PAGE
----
Victor Vitanza – “’Notes’ Towards Historiographies of Rhetorics”
First assumption: the writing of history is ideological.
Second assumption: there is no escape from ideology.
Third assumption: the most wide-spread form of ideology is that of common sense.
To be ideological is to be semiotic and to be semiotic is to be social.
One of the major questions we have to ask when reading/writing history is “whose ideology is it?” And it is more complicated than just looking further than at who is more “sophisticated.”
“Historians use rhetoric to as a means of presenting to the reading public the Truth of The Archives” (68). Rhetoric eloquently presents historical wisdom. Historical facts MUST be considered, else history becomes a fantasy, or historical romance. But facts, of course, are only true by virtue of interpretive frameworks—they are themselves interpretations. History can be considered fiction, though Marxists would consider that “hedonism.”
Communally-agreed upon propaganda can “impoverish a communal dialectic.” And a “communal dialectic” can propagandistically exclude others, especially those who are not acceptable members of a discourse community. In other words, there is a big problem with saying that the majority rules when determining historical fact. Groups cannot rely on univocal, homological, propagandistic understandings of histories. They must favor heterological ones.
History must be determined not by asking a series of questions through dialectical steps, but interrogating through a system of always open discourse, allowing all (and this means ALL) to participate in the contribution to the construction of a history.
Three kinds of historiographies: Traditional (time); Revisionary (disclosure); and Sub/versive. The goal with this third kind is to destroy the categorizations, possibly calling it a hysteriography—allegories of hysterias, or sophistic parodies. Instead of arboressence (the branching logic of trees), it favors the middleness.
Traditional Historiography: Follows a pattern of beginning, middle, and end. The first kind centers around time—narrative events and periodizations. The second does not consider time. Most histories of rhetoric fall into the first category. Often the problem with this is historians look at artifacts and documents, even on site, but fail to mention the methodology for interpreting the artifacts. Simple description without method fails. Archives are NOT self-evident.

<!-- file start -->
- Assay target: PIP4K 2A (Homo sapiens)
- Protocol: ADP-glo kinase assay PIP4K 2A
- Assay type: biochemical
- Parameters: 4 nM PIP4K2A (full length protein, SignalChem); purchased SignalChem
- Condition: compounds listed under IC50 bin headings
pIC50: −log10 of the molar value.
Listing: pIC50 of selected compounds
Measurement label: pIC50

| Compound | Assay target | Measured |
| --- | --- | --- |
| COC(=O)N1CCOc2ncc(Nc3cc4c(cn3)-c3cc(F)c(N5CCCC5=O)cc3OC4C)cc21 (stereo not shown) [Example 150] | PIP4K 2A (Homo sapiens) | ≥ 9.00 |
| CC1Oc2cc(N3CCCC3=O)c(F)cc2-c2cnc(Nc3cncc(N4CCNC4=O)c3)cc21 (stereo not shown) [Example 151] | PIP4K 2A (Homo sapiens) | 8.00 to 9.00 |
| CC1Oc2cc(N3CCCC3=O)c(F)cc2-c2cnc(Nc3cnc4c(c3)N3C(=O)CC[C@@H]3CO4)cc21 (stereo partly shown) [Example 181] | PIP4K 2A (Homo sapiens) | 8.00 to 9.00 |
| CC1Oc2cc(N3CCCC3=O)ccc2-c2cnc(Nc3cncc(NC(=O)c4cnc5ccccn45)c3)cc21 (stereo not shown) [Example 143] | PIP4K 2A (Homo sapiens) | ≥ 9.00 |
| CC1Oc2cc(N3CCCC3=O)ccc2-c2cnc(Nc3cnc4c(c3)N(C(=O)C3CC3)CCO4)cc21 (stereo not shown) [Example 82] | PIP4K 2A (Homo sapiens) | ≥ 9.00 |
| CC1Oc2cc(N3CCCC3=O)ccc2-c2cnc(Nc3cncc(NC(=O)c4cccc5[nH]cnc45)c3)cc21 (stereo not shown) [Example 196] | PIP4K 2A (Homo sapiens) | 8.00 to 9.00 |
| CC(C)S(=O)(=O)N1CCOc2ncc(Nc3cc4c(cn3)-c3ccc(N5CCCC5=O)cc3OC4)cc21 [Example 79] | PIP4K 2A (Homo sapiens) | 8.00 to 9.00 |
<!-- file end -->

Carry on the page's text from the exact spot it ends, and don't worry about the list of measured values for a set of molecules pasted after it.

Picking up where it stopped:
Revisionary Historiography: Often an extension of traditional historiography or a transitional stage on a “theoretical continuum.” A hermeneutical understanding and ideological self-awareness of History Writing. This kind of historiography exposed previously undisclosed facts. It is sometimes considered a correction or revision of history. An understanding is exposed that suggests archives are subject to ideological distortion.
Sub/Versive Historiography: Sub/versive is concerned with pedagogical politics and the teaching of history, claiming that teaching is, by definition, fascist. Sub/Versive seeks to attenuate, or ease and weaken, fascism “through [possibly] a series of individual cells of critical authority that remain non-aligned and…defused” or “through an extended radical pluralism” (108). Sub/versive seeks anit-nomianism, non-alignment, and nondisciplinarity. Sub/versive historiographies consist of six main ideas: 1) its purposes are anti-Platonic and are parodic, farcical, and directed against reality; 2) there is a dissociation of identity and opposes history given as continuity or representative of tradition; 3) it opposes history as knowledge; 4) reestablishes the groundworks for rewriting histories in the form of “an expressive, literary rhetoric”; 5) writes us out of a philoshopical, fascistic-paranoid, arboressent vocabulary; 6) constructs mis/representative anecdotes—always allegorize, always hysterize.